What makes our generation, the Millennial Generation, unique? For over a year, the Berkley Center for Religion, Peace & World Affairs at Georgetown has been attempting to answer this question.

In partnership with the Public Religion Research Institute, the Berkley Center conducted two opinion surveys of about 2,000 Americans between the ages of 18 and 25 on topics related to “millennial values” and political engagement. In order to foster dialogue around these issues, the Berkley Center invited 15 college students from around the country to participate in the Millennial Values Symposium coinciding with each survey’s release. The first survey results were released in April of this year, and the second survey was released two weeks ago on Oct. 4.

I was among those 15 college students invited to the symposium, and many of us had different opinions on what made our generation unique. Some cited millennials’ skills with technology and social media, others mentioned our global awareness and still others suggested our deep mistrust of government.

While all of these perspectives have merit, I believe that we millennials are unique because of our inherent diversity. Whether we measure diversity in terms of race, ethnicity, religious belief (or lack thereof), sexual orientation, socioeconomic status or any one of numerous criteria, it is clear that ours is the most diverse generation in American history. Many millennials blur the lines of these traditional categories of diversity; for example, many millennials are the children of interracial, interethnic or interfaith marriages, causing them to either identify with more than one label in each category or to reject these labels altogether.

This diversity is our strength. Our generation’s diversity conditions us to avoid making generalizations about others. As a co-president of the Georgetown Student Interfaith Council, I believe that we can harness our generation’s open-mindedness to bridge religious divides.

One of the growing trends in the Millennial Generation is to identify as “religiously unaffiliated” or “other” in the category of religion or spirituality. For many, this involves growing estranged from the faith in which they were raised. For others, self-identifying as “religiously unaffiliated” or “other” simply means that their personal religious or spiritual beliefs no longer fit into any defined category.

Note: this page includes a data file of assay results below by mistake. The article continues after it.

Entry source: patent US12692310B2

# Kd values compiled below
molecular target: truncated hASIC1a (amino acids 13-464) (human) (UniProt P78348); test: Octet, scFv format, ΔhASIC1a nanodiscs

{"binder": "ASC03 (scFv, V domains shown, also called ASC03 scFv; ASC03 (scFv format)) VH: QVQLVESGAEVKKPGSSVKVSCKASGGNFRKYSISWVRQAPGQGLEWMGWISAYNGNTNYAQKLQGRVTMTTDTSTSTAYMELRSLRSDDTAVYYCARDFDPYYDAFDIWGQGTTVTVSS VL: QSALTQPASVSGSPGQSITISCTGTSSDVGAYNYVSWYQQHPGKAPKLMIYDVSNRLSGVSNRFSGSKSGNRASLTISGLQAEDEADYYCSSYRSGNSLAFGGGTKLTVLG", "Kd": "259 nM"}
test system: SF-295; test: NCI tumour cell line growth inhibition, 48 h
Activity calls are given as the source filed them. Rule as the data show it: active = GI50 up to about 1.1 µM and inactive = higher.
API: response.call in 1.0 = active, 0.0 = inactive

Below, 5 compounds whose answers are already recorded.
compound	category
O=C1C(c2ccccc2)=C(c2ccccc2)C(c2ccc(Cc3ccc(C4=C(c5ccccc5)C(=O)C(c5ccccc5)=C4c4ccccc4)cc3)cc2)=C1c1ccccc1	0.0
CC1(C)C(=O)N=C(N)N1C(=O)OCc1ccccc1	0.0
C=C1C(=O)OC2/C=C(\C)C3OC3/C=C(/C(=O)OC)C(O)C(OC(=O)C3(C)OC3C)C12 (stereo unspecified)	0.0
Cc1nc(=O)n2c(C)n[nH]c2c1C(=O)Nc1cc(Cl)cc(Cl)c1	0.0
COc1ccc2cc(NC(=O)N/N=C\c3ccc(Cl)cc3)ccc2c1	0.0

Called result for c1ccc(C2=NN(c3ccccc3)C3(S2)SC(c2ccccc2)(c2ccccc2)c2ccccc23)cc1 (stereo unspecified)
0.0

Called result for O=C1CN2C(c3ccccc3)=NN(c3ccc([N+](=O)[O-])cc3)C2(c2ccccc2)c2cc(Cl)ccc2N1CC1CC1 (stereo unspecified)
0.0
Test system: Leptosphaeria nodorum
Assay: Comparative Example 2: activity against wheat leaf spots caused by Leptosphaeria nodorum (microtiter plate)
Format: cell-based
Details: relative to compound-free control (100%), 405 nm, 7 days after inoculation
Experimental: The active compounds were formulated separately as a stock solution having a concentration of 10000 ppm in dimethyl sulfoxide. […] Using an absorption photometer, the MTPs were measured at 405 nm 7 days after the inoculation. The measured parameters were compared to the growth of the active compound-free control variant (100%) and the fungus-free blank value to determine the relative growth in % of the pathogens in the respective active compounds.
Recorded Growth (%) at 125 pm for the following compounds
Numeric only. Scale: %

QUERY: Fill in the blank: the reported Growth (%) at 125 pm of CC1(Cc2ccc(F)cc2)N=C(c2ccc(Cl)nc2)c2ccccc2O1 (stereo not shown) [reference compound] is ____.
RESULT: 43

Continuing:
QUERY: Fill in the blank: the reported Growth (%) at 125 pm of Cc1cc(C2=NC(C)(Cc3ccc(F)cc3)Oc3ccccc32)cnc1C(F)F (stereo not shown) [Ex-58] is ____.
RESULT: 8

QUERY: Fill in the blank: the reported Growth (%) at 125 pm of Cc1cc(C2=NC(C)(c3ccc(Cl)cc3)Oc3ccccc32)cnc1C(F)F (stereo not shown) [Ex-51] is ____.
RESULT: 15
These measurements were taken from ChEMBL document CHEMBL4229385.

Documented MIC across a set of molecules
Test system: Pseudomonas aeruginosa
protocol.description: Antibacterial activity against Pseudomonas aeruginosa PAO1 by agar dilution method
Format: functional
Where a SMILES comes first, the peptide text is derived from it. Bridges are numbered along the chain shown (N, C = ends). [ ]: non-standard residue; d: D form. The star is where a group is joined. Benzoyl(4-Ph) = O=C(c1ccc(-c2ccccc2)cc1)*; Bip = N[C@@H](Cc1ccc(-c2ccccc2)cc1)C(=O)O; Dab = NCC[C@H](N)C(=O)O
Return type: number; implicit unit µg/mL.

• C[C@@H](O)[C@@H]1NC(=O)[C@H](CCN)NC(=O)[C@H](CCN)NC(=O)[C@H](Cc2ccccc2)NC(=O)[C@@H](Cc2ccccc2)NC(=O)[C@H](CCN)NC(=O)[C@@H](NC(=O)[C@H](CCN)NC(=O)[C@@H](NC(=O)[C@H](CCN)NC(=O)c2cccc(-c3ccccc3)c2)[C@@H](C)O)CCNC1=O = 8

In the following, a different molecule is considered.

Even millennials whose beliefs do fit into a traditional category are less likely to unconditionally accept dogma, and they may openly disagree with their religion’s official stances on many issues. I think that many of the religious divides present in America today are caused by misconceptions about others’ beliefs simply on the basis of their self-identification.

For example, when someone self-identifies as Catholic, many people’s first instinct is to associate that person’s beliefs with all of the Church’s stances. However, I realize from my own experience at Georgetown that this is not always accurate; among my own group of friends who are Catholic, a person’s belief system can run the gamut from agreeing completely with Church teachings to disagreeing with it on almost every issue. This phenomenon is not restricted to the Catholic Church; indeed, it seems to be common in virtually every religious tradition, especially for the Millennial Generation.

Therefore, any conversation involving religion should focus primarily on a person’s own experience. The Interfaith Council’s dialogue program known as Faith in Conversation explicitly supports this idea and discourages anyone from attempting to be a spokesperson for all members of one’s faith. By emphasizing personal religious experience, people can contribute to a conversation about ethics or values, regardless of whether their beliefs fit into a defined religious category.

The growing trend toward identifying as “religiously unaffiliated” or “other” also poses a challenge in the sense that existing religious categories are increasingly insufficient to describe the Millennial Generation. The recent shooting at a Sikh gurudwara in Wisconsin as well as the increasing number of hate crimes against Muslims indicate that the presence of these so-called minority religions also has a profound effect on American life. Grouping all members of these communities into the single category of “other” is unhelpful because it does nothing to understand each faith’s unique attitudes or beliefs.

One of our main challenges as millennials is to re-evaluate our categorization of religion in the United States and emphasize the importance of personal religious experience. Only then can we help all members of our nation — whether they fit into a defined religious category or not — feel comfortable voicing their own values.
AAMIR HUSSAIN is a junior in the College.

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